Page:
The Luxembourg Bankers' Association recently signed the new Collective Bargaining Agreement (CBA) for Bank Employees 2018-2020 with the Luxembourg Association of Bank and Insurance Employees and the trade unions representative of the financial sector. Given the number of changes and their level of impact, the CBA will be introduced gradually over the next three years.
Under the Labour Code, part-time employees may exceed the daily and weekly work limits set out in their employment contracts without necessarily qualifying for overtime. However, certain conditions apply. The Court of Cassation recently considered the legal rules which apply in this regard.
A new bill that was recently submitted to the Chamber of Deputies aims to modify several articles of the Labour Code which concern social elections in order to make certain administrative processes paperless within the context of social dialogue. According to the bill, making certain processes paperless will result in a clear simplification of administrative tasks for managing directors and the Inspectorate of Labour and Mines.
A new law has modified various provisions of the Labour Code, including Article L121-6(3) regarding salary payments in the event of illness. Following the issuance of the new rules, the majority of case law in this regard has become redundant. Now, employers must prove whether employees received their work schedule before falling ill.
In a recent Court of Appeal case, an employee initiated various legal actions against his employer, seeking to have the decision to relocate him declared an improper termination of his employment contract for various reasons and his dismissal declared null and void. Although the tribunal found the decision to be a substantial modification of the employment contract which was detrimental to the employee, the Court of Appeal had a different interpretation.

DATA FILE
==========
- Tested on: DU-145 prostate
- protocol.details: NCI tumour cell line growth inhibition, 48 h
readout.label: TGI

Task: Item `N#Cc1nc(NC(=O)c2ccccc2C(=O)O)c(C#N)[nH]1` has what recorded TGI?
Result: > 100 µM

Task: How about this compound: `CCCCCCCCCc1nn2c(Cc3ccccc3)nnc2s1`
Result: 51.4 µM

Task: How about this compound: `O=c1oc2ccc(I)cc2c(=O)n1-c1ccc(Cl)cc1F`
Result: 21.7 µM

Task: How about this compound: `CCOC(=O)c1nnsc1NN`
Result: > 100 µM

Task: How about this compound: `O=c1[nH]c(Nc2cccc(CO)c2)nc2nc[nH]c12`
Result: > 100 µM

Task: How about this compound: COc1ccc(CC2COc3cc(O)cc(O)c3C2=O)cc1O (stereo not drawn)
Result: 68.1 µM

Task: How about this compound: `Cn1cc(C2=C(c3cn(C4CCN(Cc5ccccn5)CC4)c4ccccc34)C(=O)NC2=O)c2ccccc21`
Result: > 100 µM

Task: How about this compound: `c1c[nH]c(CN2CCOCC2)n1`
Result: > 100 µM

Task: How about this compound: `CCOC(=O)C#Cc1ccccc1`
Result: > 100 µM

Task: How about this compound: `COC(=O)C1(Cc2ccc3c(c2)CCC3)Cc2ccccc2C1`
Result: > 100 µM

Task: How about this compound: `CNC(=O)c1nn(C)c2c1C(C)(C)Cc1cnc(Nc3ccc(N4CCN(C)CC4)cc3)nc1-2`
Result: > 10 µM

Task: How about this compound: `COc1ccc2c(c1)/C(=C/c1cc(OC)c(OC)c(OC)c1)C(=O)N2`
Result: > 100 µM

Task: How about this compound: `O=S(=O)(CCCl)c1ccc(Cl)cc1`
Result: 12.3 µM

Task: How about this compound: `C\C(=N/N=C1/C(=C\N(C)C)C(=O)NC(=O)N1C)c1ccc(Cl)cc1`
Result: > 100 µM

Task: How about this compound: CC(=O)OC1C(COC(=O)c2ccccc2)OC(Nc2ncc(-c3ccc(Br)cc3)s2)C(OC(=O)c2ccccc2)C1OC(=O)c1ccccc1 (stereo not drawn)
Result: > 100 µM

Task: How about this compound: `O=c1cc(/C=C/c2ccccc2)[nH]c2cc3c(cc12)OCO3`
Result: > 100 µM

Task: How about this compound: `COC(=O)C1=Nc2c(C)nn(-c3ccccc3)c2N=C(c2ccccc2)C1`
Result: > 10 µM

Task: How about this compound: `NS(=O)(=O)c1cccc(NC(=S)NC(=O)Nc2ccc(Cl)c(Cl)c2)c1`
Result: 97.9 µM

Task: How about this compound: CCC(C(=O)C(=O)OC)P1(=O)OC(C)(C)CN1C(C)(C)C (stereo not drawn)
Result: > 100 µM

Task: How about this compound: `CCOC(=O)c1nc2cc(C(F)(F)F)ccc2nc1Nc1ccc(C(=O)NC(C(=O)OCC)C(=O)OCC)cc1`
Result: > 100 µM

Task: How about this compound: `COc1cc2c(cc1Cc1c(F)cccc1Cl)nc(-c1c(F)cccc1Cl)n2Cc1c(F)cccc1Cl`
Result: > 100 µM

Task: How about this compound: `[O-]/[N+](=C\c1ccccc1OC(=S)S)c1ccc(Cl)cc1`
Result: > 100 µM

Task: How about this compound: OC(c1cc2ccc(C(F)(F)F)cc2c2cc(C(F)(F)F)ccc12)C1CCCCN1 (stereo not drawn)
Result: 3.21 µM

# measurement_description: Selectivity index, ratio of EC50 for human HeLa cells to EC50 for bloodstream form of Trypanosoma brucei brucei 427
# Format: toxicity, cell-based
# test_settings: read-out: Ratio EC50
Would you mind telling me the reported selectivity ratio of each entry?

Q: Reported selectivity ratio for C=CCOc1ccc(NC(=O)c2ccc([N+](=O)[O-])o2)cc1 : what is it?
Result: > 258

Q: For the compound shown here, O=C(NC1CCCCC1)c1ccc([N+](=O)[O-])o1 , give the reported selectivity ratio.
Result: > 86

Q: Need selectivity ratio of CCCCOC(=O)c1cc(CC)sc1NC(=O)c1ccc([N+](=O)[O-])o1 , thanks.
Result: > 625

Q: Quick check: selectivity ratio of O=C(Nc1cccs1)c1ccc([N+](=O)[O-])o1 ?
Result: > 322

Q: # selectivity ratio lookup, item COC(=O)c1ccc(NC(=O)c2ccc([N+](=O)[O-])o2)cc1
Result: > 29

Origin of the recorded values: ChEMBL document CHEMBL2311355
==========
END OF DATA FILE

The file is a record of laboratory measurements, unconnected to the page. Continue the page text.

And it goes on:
A number of changes pertaining to the free movement of workers recently took effect. A new law partially transposed an EU directive on facilitating the exercising of rights granted to workers in the context of freedom of movement into Luxembourg law and amended the Labour Code to incorporate 'nationality' as a criterion for direct or indirect discrimination prohibited by law. Further, a ministerial regulation updated the minimum pay levels for highly qualified workers.
A new law, which recently came into force, has introduced a number of amendments regarding certain kinds of leave in order to improve the family and work-life balance of employees, while also taking into account existing social realities. The law makes a number of changes to extraordinary leave for personal reasons, post-natal and adoption leave and leave for family reasons.